A–Z of Chest Radiology
A–Z of Chest Radiology provides a comprehensive, concise, easily accessible radiological guide to the imaging of acute and chronic chest conditions. Organised in A–Z format by disorder, each entry gives easy access to the key clinical features of a disorder. An introductory chapter guides the reader in how to review chest X-rays accurately. This is followed by a detailed discussion of over 60 chest disorders, listing appearances, differential diagnoses, clinical features, radiological advice and management. Each disorder is highly illustrated to aid diagnosis; the management advice is concise and practical. A–Z of Chest Radiology is an invaluable pocket reference for the busy clinician as well as an aid-memoire for revision in higher exams ´ in both medicine and radiology. Andrew Planner is a Specialist Registrar in Radiology at John Radcliffe Hospital, Oxford. Mangerira C. Uthappa is a Consultant Radiologist in the Department of Radiology at Stoke Mandeville Hospital, Buckinghamshire Hospitals NHS Trust. Rakesh R. Misra is a Consultant Radiologist in the Department of Radiology at Wycombe Hospital, Buckinghamshire Hospitals NHS Trust.

A–Z of Chest Radiology
Andrew Planner, BSc, MB ChB, MRCP, FRCR
Specialist Registrar in Radiology John Radcliffe Hospital, Oxford

Mangerira C. Uthappa, BSc, MB BS, FRCS, FRCR
Consultant Radiologist, Stoke Mandeville Hospital Buckinghamshire Hospitals NHS Trust

Rakesh R. Misra, BSc (Hons), FRCS, FRCR
Consultant Radiologist, Wycombe Hospital Buckinghamshire Hospitals NHS Trust

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R. my beautiful children. U. .For my late father. Ela and Krishan. Dedicated to the next generation. Charles – a brilliant man! A. Chinnappa for providing support and inspiration. R. M. C. M. P. M. C. Rohan. Dedicated to my late father Major M.


CONTENTS List of abbreviations Part I Fundamentals of CXR interpretation – ‘the basics’ Quality assessment Patient-dependent factors Review of important anatomy Lungs and pleura Diaphragms Bones and soft tissues A brief look at the lateral CXR Part II A–Z Chest Radiology Abscess Achalasia Alveolar microlithiasis Aneurysm of the pulmonary artery Aortic arch aneurysm Aortic rupture Asbestos plaques Asthma Bochdalek hernia Bronchiectasis Bronchocele Calcified granulomata Carcinoma Cardiac aneurysm Chronic obstructive pulmonary disease Coarctation of the aorta Collapsed lung Consolidated lung page x 1 1 3 7 11 13 14 16 19 22 26 28 30 32 36 38 42 46 48 52 54 56 60 62 66 68 76 vii .

viii Contents Diaphragmatic hernia – acquired Diaphragmatic hernia – congenital Embolic disease Emphysematous bulla Extrinsic allergic alveolitis Flail chest Foregut duplication cyst Foreign body – inhaled Foreign body – swallowed Goitre Haemothorax Heart failure Hiatus hernia Idiopathic pulmonary fibrosis Incorrectly sited central venous line Kartagener syndrome Lymphangioleiomyomatosis Lymphoma Macleod’s syndrome Mastectomy Mesothelioma Metastases Neuroenteric cyst Neurofibromatosis Pancoast tumour Pectus excavatum Pericardial cyst Pleural effusion Pleural mass Pneumoconiosis Pneumoperitoneum Pneumothorax Poland’s syndrome Post lobectomy/post pneumonectomy 82 84 86 90 92 96 100 102 104 106 108 110 114 118 122 124 126 128 132 134 136 138 142 144 148 152 154 156 162 164 168 170 174 176 .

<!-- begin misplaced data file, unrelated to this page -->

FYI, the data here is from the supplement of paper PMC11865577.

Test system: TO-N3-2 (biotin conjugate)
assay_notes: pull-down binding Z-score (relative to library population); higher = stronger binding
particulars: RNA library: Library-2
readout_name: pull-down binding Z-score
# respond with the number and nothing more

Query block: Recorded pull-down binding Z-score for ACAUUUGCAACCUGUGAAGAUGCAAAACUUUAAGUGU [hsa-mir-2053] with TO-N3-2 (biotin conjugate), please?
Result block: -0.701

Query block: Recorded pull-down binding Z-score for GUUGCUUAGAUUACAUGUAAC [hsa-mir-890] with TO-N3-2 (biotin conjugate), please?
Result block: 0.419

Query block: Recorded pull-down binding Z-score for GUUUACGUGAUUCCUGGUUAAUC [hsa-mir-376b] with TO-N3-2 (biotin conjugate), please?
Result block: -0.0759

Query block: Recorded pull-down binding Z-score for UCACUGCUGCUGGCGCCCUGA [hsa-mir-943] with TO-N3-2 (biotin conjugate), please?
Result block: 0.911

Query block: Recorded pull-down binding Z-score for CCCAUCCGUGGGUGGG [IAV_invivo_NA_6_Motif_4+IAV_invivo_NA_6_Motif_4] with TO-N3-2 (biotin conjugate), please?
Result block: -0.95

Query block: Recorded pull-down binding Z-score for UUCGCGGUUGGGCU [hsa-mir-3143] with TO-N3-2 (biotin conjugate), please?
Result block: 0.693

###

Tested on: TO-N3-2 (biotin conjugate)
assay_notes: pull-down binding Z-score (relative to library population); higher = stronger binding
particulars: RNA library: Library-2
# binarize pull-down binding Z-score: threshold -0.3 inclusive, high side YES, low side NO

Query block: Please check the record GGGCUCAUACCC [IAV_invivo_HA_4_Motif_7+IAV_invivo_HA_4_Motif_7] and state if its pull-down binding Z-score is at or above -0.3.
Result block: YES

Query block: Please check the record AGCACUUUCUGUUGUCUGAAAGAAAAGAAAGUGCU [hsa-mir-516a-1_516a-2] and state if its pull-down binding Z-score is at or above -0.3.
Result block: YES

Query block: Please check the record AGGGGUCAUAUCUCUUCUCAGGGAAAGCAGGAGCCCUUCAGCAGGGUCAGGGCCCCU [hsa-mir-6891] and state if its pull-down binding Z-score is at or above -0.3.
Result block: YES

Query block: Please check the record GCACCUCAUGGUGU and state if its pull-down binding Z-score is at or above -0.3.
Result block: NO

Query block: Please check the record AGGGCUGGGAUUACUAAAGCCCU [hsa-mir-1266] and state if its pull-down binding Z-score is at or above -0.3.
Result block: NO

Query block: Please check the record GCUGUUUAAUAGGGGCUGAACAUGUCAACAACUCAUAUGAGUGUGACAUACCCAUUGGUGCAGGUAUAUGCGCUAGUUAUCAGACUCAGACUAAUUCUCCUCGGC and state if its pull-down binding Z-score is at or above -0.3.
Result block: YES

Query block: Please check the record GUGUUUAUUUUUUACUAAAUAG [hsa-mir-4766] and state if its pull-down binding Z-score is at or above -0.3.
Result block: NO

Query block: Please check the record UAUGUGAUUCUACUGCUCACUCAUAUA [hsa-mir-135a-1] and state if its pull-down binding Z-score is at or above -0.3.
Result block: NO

Contents Progressive massive fibrosis Pulmonary arterial hypertension Pulmonary arteriovenous malformation Sarcoidosis Silicosis Subphrenic abscess Thoracoplasty Thymus – malignant thymoma Thymus – normal Tuberculosis Varicella pneumonia Wegener’s granulomatosis Westermark’s sign 180 182 184 186 190 192 194 196 200 202 206 208 210 ix .

ABBREVIATIONS x ABC ABPA ACE c-ANCA p-ANCA AP ARDS 1-AT AVM BAC BiPAP BOOP CCAM CNS COP COPD CT 3D-CT CVA CXR DIP EAA Echo ENT FB FEV1 FVC GI GOJ HD HRCT HU IHD IV IVC LAM LCH LIP LV Airways. nose and throat Foreign body Forced expiratory volume in 1 s Forced vital capacity Gastrointestinal Gastro-oesophageal junction Hodgkin’s disease High-resolution computed tomography Hounsfield unit Ischaemic heart disease Intravenous Inferior vena cava Lymphangioleiomyomatosis Langerhans’ cell histiocytosis Lymphocytic interstitial pneumonitis Left ventricle . breathing and circulation Allergic bronchopulmonary aspergillosis Angiotensin converting enzyme Cytoplasmic anti neutrophil cytoplasmic antibodies Perinuclear anti neutrophil cytoplasmic antibodies Antero-posterior Adult respiratory distress syndrome Alpha-1 antitrypsin Arteriovenous malformation Broncho-alveolar cell carcinoma Bilevel positive airway pressure Bronchiolitis obliterating organising pneumonia Congenital cystic adenomatoid malformation Central nervous system Cryptogenic organising pneumonia Chronic obstructive pulmonary disease Computed tomography 3-Dimensional computed tomography Cerebrovascular accident Chest X-ray Desquamative interstitial pneumonitis Extrinsic allergic alveolitis Echocardiography Ear.